NZ cannabis referendum finalised


The results of the New Zealand election were finalised yesterday, with the reporting of the special votes.

The final result saw the National Party lose two seats, with Labour gaining a 65th seat, and the Māori Party gaining a second seat.

But today I’m more interested in the results of the referendums held alongside the election.

The first referendum, on voluntary euthanasia, was very decisive, but the second referendum on legalising cannabis, was very close.

The ordinary vote count gave 46.4% of the vote to the “yes” case, but the special votes broke strongly in favour of “yes”, winning 60.3%. This led to a final figure of 48.8% for “yes” and 51.2% for “no”.

This sort of split leads to an interesting map when show the results by electorate, which I’ve done below.

There’s a weird quirk in the vote counts. Ordinary votes are listed based on which general electorate the vote was cast in, including votes cast in Māori electorates. Votes cast as special votes are instead grouped by the electorate the person is enrolled in, with Māori electorates listed separately. I have combined these totals ignoring the Māori electorate special votes, which is not perfect but gives you a sense of the geographic trends.

Most rural electorates voted “no”, although there were “yes” wins in Northland and Whangarei in the north, West Coast-Tasman in the south, and East Coast in the east.

The “yes” case did much better in the cities. Yes won in five out of six seats in Wellington, including 67% in Rongotai and over 70% in Wellington Central. Three of five seats in Christchurch voted yes, although the margins did not get to the levels seen in Wellington. There was also a solid yes win in Dunedin and a narrow yes win in Nelson.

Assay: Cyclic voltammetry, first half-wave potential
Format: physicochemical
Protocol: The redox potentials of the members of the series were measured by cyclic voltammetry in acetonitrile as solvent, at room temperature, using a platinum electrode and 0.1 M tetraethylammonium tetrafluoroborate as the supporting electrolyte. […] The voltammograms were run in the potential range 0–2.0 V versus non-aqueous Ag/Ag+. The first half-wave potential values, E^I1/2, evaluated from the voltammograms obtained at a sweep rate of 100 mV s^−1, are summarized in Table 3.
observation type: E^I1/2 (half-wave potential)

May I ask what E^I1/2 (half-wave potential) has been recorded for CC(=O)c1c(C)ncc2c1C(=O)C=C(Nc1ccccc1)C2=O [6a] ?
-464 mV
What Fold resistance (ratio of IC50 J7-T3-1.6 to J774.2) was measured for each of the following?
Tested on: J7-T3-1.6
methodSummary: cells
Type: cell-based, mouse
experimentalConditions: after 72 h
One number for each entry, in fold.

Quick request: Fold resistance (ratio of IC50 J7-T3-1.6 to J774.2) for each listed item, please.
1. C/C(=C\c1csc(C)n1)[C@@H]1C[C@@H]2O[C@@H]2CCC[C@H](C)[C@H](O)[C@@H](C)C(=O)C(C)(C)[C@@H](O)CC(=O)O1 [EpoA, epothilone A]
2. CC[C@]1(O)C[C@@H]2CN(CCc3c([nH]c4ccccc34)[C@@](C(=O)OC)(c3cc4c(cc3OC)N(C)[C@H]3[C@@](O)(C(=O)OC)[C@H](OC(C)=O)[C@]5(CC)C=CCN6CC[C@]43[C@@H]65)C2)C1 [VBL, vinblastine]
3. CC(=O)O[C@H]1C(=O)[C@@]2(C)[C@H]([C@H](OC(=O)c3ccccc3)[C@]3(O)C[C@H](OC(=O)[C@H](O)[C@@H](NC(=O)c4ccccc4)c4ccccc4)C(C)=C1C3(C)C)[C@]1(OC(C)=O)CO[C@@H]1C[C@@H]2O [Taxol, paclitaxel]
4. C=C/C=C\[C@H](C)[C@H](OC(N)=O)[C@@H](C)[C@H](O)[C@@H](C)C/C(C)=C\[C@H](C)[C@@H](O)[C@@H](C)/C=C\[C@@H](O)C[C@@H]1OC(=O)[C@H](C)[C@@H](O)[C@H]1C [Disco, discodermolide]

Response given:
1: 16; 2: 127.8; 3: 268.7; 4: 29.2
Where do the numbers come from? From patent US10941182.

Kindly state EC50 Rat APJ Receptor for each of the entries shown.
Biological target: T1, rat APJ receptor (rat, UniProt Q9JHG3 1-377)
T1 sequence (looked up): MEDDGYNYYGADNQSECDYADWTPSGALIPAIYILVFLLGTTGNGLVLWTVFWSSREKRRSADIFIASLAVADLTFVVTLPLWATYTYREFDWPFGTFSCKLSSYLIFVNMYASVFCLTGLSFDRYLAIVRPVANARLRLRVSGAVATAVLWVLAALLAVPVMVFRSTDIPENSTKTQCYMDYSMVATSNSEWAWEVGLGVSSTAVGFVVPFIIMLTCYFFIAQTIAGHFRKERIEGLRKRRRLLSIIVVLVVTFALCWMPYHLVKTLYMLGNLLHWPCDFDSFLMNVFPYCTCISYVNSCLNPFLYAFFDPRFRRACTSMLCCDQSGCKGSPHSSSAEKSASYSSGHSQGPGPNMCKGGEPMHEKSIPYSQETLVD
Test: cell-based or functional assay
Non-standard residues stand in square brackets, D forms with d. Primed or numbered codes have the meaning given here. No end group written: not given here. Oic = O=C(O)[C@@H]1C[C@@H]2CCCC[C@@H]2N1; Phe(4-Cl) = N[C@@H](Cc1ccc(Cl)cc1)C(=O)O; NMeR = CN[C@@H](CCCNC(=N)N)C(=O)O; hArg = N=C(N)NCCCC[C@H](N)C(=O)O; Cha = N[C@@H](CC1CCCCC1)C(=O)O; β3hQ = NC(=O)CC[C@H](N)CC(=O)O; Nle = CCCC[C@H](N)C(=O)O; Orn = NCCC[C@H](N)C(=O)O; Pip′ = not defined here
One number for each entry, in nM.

The “yes” case did not do so well in Auckland. It did very well in the inner city seats of Auckland Central and Jacinda Ardern’s electorate of Mount Albert, but “no” won a majority of seats, including some reasonably big margins in the south-east of the city.

Liked it? Take a second to support the Tally Room on Patreon!


  1. What a disgrace, euthenasia which is suicide and is wrong passes. Yet recreational marijuana doesn’t pass. What a disgrace. The rural areas decided this and that isn’t very fair, the only Green areas are in the cities where most people live.

  2. If you think euthanasia is wrong I invite you to not partake in it yourself. Allow other people to do it in a regulated and secure way though.

    I very much doubt that legal euthanasia causes an increase in people committing suicide.

  3. The South Auckland result is interesting. I know the area is generally considered to be NZs equivalent to Western Sydney in that it generally votes for left-of-centre parties but is otherwise very religious, churchgoing and socially conservative. In the euthanasia vote, the only three electorates to vote ‘no’ were all in South Auckland. The ‘yes’ vote was higher in rural NZ in both referendums, much like it was in Australia with the 2017 marriage plebiscite.

    Still, it was painfully close. Given how fast public opinion is changing on cannabis, I strongly suspect it would pass if you ran it again in 3 years time.

  4. Given the way that cannabis legalisation / decriminalization comfortably passed in recent referendums in America, I imagine that it would pass if it ran again in 3 weeks time.

  5. Migrant groups ended up playing a huge role in determining whether the marijuana referendum would pass or fail

  6. Yes:
    Green Party
    Helen Clark (Labour PM 1999-2008)
    The Opportunities Party
    At least one current Labour MP

    Sir John Key (National PM 2008-16)
    New Conservative Party
    At least two current National MPs
    One of the new Labour MPs

Comments are closed.